Former Journal Gazette editorial cartoonist Dan Lynch died Sunday at a Fort Wayne hospital.
But for his family and those who knew him, it almost felt like a second death after a 2001 stroke robbed the gifted artist and writer of his ability to communicate.
Some people are kind of able to come back from that and rally, said his former wife, Janet Lynch. He was never able to replace all that he lost. He really lamented that.
Dan Lynch’s stroke came two weeks to the day after 9/11, an event that deeply affected him, Janet Lynch said.
His eldest child, son Kelly Lynch, remembers thinking then what he would say at his father’s funeral.
On Monday evening, the 28-year-old said he found that nearly every word escaped him.
I maintained for a long time that the guy who was my dad kind of vanished that day in September, but there were always pieces of him left, Kelly Lynch said.
Born in Fort Wayne on Dec. 8, 1946, Dan Lynch was a near life-long resident of northeast Indiana. He studied at Western Kentucky University in Bowling Green, Kentucky, and Indiana University in Bloomington.
His three-decades career included a stint at the Kansas City Times and finished at the Journal Gazette. A nationally syndicated cartoonist, Dan Lynch’s cartoons appeared in Time and Newsweek, as well as in hundreds of newspapers around the country.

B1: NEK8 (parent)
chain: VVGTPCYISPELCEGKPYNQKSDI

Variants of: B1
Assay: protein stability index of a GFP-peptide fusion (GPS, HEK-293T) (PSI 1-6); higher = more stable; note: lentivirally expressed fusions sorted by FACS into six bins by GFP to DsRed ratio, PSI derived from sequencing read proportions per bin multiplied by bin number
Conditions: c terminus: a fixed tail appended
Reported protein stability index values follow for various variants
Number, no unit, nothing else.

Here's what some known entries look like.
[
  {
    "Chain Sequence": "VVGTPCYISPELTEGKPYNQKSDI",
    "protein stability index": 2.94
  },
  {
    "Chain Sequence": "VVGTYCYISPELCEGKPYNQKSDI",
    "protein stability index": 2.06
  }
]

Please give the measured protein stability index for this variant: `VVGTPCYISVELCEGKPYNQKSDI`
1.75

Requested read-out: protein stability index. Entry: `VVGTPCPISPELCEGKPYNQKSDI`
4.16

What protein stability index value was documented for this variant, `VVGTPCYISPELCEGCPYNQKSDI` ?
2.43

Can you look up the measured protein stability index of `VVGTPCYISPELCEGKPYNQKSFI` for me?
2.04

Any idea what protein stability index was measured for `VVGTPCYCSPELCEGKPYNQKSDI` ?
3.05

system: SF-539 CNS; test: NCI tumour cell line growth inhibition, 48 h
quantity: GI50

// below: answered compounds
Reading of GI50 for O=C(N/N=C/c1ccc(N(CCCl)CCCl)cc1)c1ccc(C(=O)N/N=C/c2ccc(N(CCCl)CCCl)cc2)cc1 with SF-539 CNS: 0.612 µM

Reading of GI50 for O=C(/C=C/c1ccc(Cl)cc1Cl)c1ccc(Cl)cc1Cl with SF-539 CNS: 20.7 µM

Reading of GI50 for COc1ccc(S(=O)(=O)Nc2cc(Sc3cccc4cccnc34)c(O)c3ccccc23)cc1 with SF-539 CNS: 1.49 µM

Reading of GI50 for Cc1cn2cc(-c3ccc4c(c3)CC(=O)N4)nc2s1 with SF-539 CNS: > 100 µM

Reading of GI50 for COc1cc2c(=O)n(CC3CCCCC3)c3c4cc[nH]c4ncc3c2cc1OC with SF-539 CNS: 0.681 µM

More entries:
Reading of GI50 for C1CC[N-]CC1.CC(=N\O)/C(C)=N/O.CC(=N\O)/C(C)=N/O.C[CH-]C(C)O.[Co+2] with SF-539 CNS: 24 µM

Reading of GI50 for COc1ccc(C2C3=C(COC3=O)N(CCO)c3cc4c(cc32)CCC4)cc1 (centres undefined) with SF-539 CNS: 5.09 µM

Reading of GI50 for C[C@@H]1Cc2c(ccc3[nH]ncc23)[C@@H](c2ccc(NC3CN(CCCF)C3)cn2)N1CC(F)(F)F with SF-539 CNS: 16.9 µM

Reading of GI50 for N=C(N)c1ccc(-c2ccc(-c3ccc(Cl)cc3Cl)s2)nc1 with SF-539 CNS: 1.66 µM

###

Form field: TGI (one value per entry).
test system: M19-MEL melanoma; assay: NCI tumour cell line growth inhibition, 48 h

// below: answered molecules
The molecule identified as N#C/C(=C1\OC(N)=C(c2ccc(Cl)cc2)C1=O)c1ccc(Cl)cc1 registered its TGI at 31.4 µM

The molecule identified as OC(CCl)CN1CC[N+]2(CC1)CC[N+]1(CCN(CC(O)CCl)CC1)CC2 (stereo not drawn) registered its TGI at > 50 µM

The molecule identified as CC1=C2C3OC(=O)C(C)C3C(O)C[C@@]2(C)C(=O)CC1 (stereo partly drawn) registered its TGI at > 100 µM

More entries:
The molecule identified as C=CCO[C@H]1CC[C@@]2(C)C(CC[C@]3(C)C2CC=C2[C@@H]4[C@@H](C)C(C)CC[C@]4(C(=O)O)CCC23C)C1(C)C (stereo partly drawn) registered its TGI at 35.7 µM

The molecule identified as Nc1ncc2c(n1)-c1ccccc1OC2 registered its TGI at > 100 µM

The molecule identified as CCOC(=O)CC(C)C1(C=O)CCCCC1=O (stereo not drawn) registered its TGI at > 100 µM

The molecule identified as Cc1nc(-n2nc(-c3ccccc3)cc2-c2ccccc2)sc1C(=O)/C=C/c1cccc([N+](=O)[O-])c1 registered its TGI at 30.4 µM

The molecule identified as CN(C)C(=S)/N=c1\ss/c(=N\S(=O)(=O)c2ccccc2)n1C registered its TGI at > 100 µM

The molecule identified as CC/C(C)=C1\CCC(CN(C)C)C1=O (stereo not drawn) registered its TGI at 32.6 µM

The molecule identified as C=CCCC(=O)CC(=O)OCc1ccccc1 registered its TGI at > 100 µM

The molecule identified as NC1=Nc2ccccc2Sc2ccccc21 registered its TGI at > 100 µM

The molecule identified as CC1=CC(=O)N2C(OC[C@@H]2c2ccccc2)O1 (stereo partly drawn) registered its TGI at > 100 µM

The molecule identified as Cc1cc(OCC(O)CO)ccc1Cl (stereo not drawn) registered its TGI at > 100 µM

Dan had (what I thought was) a fabulous drawing style, said Julie Inskeep, publisher and president of The Journal Gazette. And, in the 20-plus years he worked at the JG, he provided a vast array of cartoon topics – always welcome, though not always in agreement with our editorial board. But he got people to think and react in his special and powerful way.
Dan Lynch also wrote books, was a musician and had a passion for steam locomotives and railroads.
Kelly Lynch, a local filmmaker, said that nearly everything that he finds significant about his life now is a product of his life with his father.
I knew exactly what I had with my dad before the stroke, he said. My DNA and my childhood were the product of his passions. I’ve had dreams in the last decade of what it would be like if he could talk again.
The stroke caused aphasia, a language disorder, and Lynch struggled to put words into coherent sentences and he battled depression, Kelly Lynch said.
His son’s recent acquisition of a Goldendoodle puppy seemed to help his father connect with another being.
Seeing him with the dog was the first time I’d seen him laugh continuously, Kelly Lynch said.
He is also survived by a 25-year-old daughter Anna Lynch, who lives in Germany.
Dan Lynch served as the president of the Fort Wayne Railroad Historical Society. Kelly Lynch said he worked on the crew of the historic Nickel Plate 765 as it made a trip around a particularly well-known piece of track on a 2013 run. Knowing his father was sitting in the next car back, enjoying the ride and watching his son work meant all the world to him.
That was pretty remarkable, Kelly Lynch said. Janet Lynch said Dan was fearless, and a wonderful husband and father.
A lot of people didn’t know he was a great writer, she said. He always had a unique wit, a dry take on political and social situations.
A memorial service will be at 2 p.m. Friday Carnahan-Baidinger & Walter Funeral Home, 6992 Indiana 1 in Spencerville. Visitation with family will be held from noon until the service.
The family asks memorials be made in Dan Lynch’s name to the Fort Wayne Railroad Historical Society, Inc., P.O. Box 11017, Fort Wayne, 46855 or via www.fortwaynerailroad.org.